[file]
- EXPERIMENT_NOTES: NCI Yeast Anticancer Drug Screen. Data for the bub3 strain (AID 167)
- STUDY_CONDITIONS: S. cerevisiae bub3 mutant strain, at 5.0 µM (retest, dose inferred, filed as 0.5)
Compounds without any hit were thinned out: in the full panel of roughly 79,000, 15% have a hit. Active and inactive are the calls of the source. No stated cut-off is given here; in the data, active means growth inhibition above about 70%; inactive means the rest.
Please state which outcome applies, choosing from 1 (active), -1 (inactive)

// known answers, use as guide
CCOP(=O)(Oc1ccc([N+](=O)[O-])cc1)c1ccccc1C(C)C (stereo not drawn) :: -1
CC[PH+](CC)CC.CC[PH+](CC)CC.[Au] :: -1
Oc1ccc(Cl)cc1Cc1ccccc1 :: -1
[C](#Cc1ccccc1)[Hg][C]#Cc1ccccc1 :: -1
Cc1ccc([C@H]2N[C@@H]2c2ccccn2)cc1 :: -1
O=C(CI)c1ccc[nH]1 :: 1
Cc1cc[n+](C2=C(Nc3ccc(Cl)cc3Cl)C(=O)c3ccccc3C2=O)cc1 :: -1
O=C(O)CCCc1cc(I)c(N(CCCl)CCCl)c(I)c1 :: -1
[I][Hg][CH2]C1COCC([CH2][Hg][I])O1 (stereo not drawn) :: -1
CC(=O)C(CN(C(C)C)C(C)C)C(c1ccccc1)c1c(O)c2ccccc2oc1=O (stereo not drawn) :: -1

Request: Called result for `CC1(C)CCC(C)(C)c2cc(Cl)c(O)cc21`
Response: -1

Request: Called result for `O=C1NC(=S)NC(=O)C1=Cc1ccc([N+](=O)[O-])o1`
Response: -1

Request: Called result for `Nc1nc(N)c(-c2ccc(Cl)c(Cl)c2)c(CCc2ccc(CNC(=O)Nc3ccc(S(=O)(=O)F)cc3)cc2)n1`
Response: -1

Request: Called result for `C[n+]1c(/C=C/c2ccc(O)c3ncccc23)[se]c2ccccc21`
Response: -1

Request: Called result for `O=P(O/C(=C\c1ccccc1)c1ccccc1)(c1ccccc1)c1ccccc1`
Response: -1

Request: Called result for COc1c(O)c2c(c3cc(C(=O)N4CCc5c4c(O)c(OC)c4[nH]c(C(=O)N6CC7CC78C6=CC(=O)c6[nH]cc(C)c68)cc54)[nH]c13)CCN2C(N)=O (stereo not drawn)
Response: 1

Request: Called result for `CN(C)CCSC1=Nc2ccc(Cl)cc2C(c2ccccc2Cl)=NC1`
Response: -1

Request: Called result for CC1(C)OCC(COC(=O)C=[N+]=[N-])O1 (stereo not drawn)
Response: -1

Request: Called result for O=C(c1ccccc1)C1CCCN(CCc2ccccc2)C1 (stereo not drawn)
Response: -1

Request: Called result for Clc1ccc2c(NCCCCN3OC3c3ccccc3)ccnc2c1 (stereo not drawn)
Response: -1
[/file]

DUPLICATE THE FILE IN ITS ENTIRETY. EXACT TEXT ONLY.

- EXPERIMENT_NOTES: NCI Yeast Anticancer Drug Screen. Data for the bub3 strain (AID 167)
- STUDY_CONDITIONS: S. cerevisiae bub3 mutant strain, at 5.0 µM (retest, dose inferred, filed as 0.5)
Compounds without any hit were thinned out: in the full panel of roughly 79,000, 15% have a hit. Active and inactive are the calls of the source. No stated cut-off is given here; in the data, active means growth inhibition above about 70%; inactive means the rest.
Please state which outcome applies, choosing from 1 (active), -1 (inactive)

// known answers, use as guide
CCOP(=O)(Oc1ccc([N+](=O)[O-])cc1)c1ccccc1C(C)C (stereo not drawn) :: -1
CC[PH+](CC)CC.CC[PH+](CC)CC.[Au] :: -1
Oc1ccc(Cl)cc1Cc1ccccc1 :: -1
[C](#Cc1ccccc1)[Hg][C]#Cc1ccccc1 :: -1
Cc1ccc([C@H]2N[C@@H]2c2ccccn2)cc1 :: -1
O=C(CI)c1ccc[nH]1 :: 1
Cc1cc[n+](C2=C(Nc3ccc(Cl)cc3Cl)C(=O)c3ccccc3C2=O)cc1 :: -1
O=C(O)CCCc1cc(I)c(N(CCCl)CCCl)c(I)c1 :: -1
[I][Hg][CH2]C1COCC([CH2][Hg][I])O1 (stereo not drawn) :: -1
CC(=O)C(CN(C(C)C)C(C)C)C(c1ccccc1)c1c(O)c2ccccc2oc1=O (stereo not drawn) :: -1

Request: Called result for `CC1(C)CCC(C)(C)c2cc(Cl)c(O)cc21`
Response: -1

Request: Called result for `O=C1NC(=S)NC(=O)C1=Cc1ccc([N+](=O)[O-])o1`
Response: -1

Request: Called result for `Nc1nc(N)c(-c2ccc(Cl)c(Cl)c2)c(CCc2ccc(CNC(=O)Nc3ccc(S(=O)(=O)F)cc3)cc2)n1`
Response: -1

Request: Called result for `C[n+]1c(/C=C/c2ccc(O)c3ncccc23)[se]c2ccccc21`
Response: -1

Request: Called result for `O=P(O/C(=C\c1ccccc1)c1ccccc1)(c1ccccc1)c1ccccc1`
Response: -1

Request: Called result for COc1c(O)c2c(c3cc(C(=O)N4CCc5c4c(O)c(OC)c4[nH]c(C(=O)N6CC7CC78C6=CC(=O)c6[nH]cc(C)c68)cc54)[nH]c13)CCN2C(N)=O (stereo not drawn)
Response: 1

Request: Called result for `CN(C)CCSC1=Nc2ccc(Cl)cc2C(c2ccccc2Cl)=NC1`
Response: -1

Request: Called result for CC1(C)OCC(COC(=O)C=[N+]=[N-])O1 (stereo not drawn)
Response: -1

Request: Called result for O=C(c1ccccc1)C1CCCN(CCc2ccccc2)C1 (stereo not drawn)
Response: -1

Request: Called result for Clc1ccc2c(NCCCCN3OC3c3ccccc3)ccnc2c1 (stereo not drawn)
Response: -1